5. The third point argued is that if defendants Nos. 2 and 3 were in permissive possession, the plaintiff had no right to bring a suit for khas possession without serving him with a notice to quit. There is no substance in this contention. The property, it appears, is not in the possession of defendants Nos. 2 and 3. It is in the possession of defendant No. 1 who, so far as the plaintiff is concerned, is in adverse possession. In the second place the defendants Nos. 2 and 3 repudiated their character of being licensees and treated the property as their own. Reliance has been placed for this contention by the learned Vakil for the appellant on the case of Phillips v. Nand Coomar Banerjee 8 W.R. 385. In that case the plaintiff brought a suit on the allegation that he was forcibly dispossessed. The defence was that the defendant was in permissive possession and so it was found by the Court below. It was, therefore, held in that case that the plaintiff had no cause of action. The facts of this case are not in common with the present case.

6. The fourth point urged by the learned Vakil for the appellant is that the possession of defendants Nos. 2 and 3 was not permissive. This is a question of fact and we do not think that it can be raised in second appeal.

7. The last point taken on behalf of the appellant is, however, of some substance. Both the Courts below have relied upon two documents Exs. 4 and 5, which were executed between third parties but in the recitals of boundaries of the lands covered by those documents the name of Ganga Narain appears as the owner of the land lying to the south of the land of one exhibit and to west of the land of the other exhibit. The lower Appellate Court in giving its reasons for the conclusion that the plaintiff succeeded in proving his case observes that the boundary documents described the land in suit as belonging to the plaintiff or to his father. It is argued that these documents are not admissible in evidence and the Courts below were not competent to take them as evidence in the case; and for this purpose reliance has been placed upon the case of Saraj Kumar Acharji v. Umed Alt 63 Ind. Cas. 954 : 35 C.L.J. 19 : 25 C.W.N. 1022 : (1922) A.I.R. (C.) 251. and Abdullah v. Kunja Behari Lal 12 Ind. Cas. 119 : 14 C.L.J. 467 : 16 C.W.N. 252. There was at one time a conflict of opinion upon the admissibility of documents between strangers where one of the parties to the suit was mentioned as owner of the boundary land; but recent decisions have finally settled the point. At one time it was attempted to make such documents admissible in evidence under Section 11, Clause (2) of the Indian Evidence Act. In some cases the admissibility of such documents was made to rest on s: 13 and in some other cases on Section 32, Clause (3) of the Indian Evidence Act. It is not necessary to go in detail into all these decisions. We are of opinion that a document between strangers to the suit in which mention is made of one of the parties or their predecessors as holding the land lying on the boundaries of the lands belonging to the executants of the document is not admissible in evidence. The learned Vakil for the respondent, however, has argued that as no objection was taken in the Court of first instance to the admissibility of the documents, the appellant is not entitled to question it at this stage. This objection cannot succeed as the documents being inadmissible in evidence the omission to take objection to their admissibility in time does not affect their admissibility. It has been held by their Lordships of the Judicial Committee in the case of Miller v. Babu Madho Das 23 I.A. 106 : 19 A. 73 : 7 Sar. P.C.J. 73 : 9 Ind. Dec. (N.S.) 50 (P.C.) that an erroneous omission to object to such evidence does not make it admissible. The omission to take the objection to the admissibility of a document becomes fatal only in cases where if the objection is taken in time, any defect in its admissibility can be cured and the document made admissible. We accordingly hold that the documents (Exs. 4 and 5) are not admissible in evidence and the lower Courts were wrong in relying upon them. There are other pieces of evidence no doubt relating to the title of the plaintiff; but we in second appeal can hardly say that the findings of the Courts below as to the plaintiffs title and the purchase made in his name were not influenced by the reception of this inadmissible evidence, and we are constrained to have recourse to the course adopted in the case of Saraj Kumar Acharjee v. Umed Ali 63 Ind. Cas. 954 : 35 C.L.J. 19 : 25 C.W.N. 1022 : (1922) A.I.R. (C.) 251.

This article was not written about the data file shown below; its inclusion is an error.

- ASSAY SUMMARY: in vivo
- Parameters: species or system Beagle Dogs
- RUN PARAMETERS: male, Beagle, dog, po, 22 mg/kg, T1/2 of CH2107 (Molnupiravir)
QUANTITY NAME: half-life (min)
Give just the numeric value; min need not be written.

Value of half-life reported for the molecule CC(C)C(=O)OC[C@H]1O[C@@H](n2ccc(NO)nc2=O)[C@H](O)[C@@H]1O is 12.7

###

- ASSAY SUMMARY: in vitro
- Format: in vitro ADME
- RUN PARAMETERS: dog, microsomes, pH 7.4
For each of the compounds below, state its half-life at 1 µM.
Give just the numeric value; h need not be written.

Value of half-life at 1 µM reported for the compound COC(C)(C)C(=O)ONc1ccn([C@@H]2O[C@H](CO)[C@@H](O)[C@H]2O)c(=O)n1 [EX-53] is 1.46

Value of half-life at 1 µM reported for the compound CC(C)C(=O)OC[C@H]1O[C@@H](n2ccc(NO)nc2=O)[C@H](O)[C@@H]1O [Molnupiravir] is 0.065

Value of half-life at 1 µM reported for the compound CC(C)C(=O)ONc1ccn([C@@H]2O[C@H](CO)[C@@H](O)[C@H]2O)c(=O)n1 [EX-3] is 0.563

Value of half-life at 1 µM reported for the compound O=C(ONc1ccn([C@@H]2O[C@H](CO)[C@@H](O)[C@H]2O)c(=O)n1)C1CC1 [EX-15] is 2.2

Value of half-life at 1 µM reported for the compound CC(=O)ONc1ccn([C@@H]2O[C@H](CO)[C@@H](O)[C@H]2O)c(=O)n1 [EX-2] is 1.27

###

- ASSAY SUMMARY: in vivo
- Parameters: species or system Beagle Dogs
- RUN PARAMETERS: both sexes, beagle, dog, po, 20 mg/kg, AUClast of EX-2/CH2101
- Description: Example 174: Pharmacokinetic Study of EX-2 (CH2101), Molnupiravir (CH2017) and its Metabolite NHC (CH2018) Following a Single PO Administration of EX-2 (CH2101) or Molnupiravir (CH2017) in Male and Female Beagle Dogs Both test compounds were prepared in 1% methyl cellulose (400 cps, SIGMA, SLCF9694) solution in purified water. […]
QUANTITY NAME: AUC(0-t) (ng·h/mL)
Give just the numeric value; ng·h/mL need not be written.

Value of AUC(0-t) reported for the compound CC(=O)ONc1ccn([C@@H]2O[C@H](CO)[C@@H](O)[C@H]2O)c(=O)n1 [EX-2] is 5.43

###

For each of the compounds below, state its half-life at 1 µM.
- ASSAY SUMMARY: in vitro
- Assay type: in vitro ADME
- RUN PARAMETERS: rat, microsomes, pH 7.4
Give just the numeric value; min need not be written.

8. We, therefore, send the case back to the lower Appellate Court for decision on the other evidence.

9. The result is that this appeal is allowed, the decree of the lower Appellate Court set aside and the case remitted to that Court for its decision on the issue of plaintiff's title after excluding from the consideration the documents (Exs. 4 and 5). All the other points raised must be taken to have been decided against the appellant. Costs will abide the result.